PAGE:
Friday, December 7, 2012

Dutch Spice Bread

Last weekend my husband's family celebrated Christmas early, as is the tradition in Holland. As Mr S is Dutch they actually celebrate Sinterklaas, or as we would call it, Saint Nicolas. There are lots of traditions (like one which involves a black slave child who throws mini Dutch cookies at you) but the one tradition we do each year is definitely Dutch food! There is always plenty of Dutch baking to go around and you can bet that they are all full of delicious spices.

Dutch Spice Bread
Dutch Baking!

The other tradition which we've taken part in recently is that we each give one present to every person in the family, the gift can either be recycled, crafted or if you have to spend money then no more than $5 per person is to be spent. Last year I struggled a bit, I had plans to make lots of things but in the end buying presents was cheaper! This year I got smart and starting planning for recycled gifts (gifts you've been given but don't want) throughout the year. I also made a couple of gifts which was fun, I will have to share that with you later!

"Welcome Saint Nicolas"

My contribution to the Sinerklaas feast was my favourite Dutch bread called Ontbijtkoek (I pronounce it ON BAKE COOK -though that's not technically right) When we were in Holland last year we would buy this cheap as chips (actually cheaper) breakfast bread and have it for morning teas. We sometimes packaged them up, sliced and buttered, then took it with us when we went out to do some site seeing. It was definitely my favourite Dutch baking, I couldn't get enough of it! It seems like a cross between a cake and a bread and tastes very similar to gingerbread, only with more spices and is a bit more soft and chewy. Imagine my surprise when I found out there was a whole game dedicated to eating the stuff while blind folded! So when Mr S's family asked each of us to bake something for Sinterklaas I knew that was what I wanted to make.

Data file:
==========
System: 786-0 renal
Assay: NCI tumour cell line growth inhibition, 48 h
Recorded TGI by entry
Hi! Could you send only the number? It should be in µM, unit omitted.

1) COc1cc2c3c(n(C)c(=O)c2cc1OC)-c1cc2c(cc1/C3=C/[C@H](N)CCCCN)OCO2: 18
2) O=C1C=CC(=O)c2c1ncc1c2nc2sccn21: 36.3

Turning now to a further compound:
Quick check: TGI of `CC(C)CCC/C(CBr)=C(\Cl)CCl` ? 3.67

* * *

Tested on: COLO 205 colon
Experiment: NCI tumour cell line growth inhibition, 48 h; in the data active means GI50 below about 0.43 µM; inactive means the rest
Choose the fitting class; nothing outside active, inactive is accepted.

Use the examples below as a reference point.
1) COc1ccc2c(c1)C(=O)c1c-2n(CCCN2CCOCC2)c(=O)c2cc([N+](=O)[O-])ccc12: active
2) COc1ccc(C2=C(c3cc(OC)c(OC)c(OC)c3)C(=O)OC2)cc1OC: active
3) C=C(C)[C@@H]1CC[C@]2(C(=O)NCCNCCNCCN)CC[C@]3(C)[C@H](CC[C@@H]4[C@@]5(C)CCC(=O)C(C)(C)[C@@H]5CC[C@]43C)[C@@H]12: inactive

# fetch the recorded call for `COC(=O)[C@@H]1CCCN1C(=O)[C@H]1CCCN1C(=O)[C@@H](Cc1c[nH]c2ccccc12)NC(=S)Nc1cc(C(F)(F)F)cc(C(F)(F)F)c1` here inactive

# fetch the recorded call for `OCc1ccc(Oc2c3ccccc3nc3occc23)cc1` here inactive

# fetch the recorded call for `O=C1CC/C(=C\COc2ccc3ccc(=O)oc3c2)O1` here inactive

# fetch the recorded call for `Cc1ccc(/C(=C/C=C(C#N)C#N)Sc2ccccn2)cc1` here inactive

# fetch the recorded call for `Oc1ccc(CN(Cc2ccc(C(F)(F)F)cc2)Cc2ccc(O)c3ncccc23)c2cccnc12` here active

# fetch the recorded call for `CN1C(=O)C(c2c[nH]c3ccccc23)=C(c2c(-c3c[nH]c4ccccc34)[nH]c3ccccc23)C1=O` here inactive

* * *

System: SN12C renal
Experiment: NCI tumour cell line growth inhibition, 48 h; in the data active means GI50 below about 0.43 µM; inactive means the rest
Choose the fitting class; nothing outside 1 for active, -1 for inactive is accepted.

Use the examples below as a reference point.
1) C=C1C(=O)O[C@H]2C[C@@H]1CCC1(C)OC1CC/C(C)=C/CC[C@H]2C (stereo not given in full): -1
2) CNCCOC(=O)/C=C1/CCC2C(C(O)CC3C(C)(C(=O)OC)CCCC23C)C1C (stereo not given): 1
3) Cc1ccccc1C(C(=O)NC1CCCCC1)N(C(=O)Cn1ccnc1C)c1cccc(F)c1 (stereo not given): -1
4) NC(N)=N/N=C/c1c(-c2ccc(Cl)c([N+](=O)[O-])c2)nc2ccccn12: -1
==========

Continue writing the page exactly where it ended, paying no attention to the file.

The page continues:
This is the grass and carrots they leave out for Saint Nicolas' horses

This was my first time baking Dutch food and for the second time in two weeks (like the Pumpkin Pie) I didn't completely read the recipe before making it. It turns out you are supposed to bake it then leave it for at least 24 hours. After talking to the Dutch family turns out most Dutch baking is like that and the longer you leave it the more tasty it becomes! So I tried the bread on the second day and then on the third and I can safely tell you that third-day-old Dutch spice bread tastes better than fresh!

Me with Sinterklaas wig on
Me in a Zwarte Piet (the black slave boy) wig

You can use Molasses if you like, I didn't use it because the last time I tried using it I hated the smell and taste, something about it just makes me feel ill so I went with treacle instead which I found out is pretty much just a darker version of Golden Syrup (mmmm Golden Syrup!) You can also use fresh grated nutmeg but for the sake of keeping things simple (and I didn't want to buy nutmeg) I just used the dry stuff!

Dutch Spice Bread
Consistency and colour of the batter

Dutch Spice Bread
Dutch Spice Bread

Dutch Spice Bread (Ontbijtkoek) 
Adapted from CDKitchen

2 C Flour
3t Baking Powder
1t Salt
1/2 C Dark Brown Sugar
1/3 C Treacle
1 C Milk
1 t Ground Cloves
1 t Ground Cinnamon
1 t Ground Ginger
1/2 t Ground Nutmeg

  • Preheat oven to 150 degrees C and line a loaf tin with baking paper.
  • Sift flour and baking powder into a large bowl.
  • Add the rest of the ingredients to the bowl and combine with a whisk to form a smooth paste.
  • Pour batter into loaf tin and bake for one hour.
  • Remove from oven and cover with foil.
  • Leave to sit for at least 24 hours before eating (I recommend three days).

Dutch Spice Bread
Dutch Spice Bread

I love family traditions especially when they revolve around food! Do you have any special family traditions or traditional foods?

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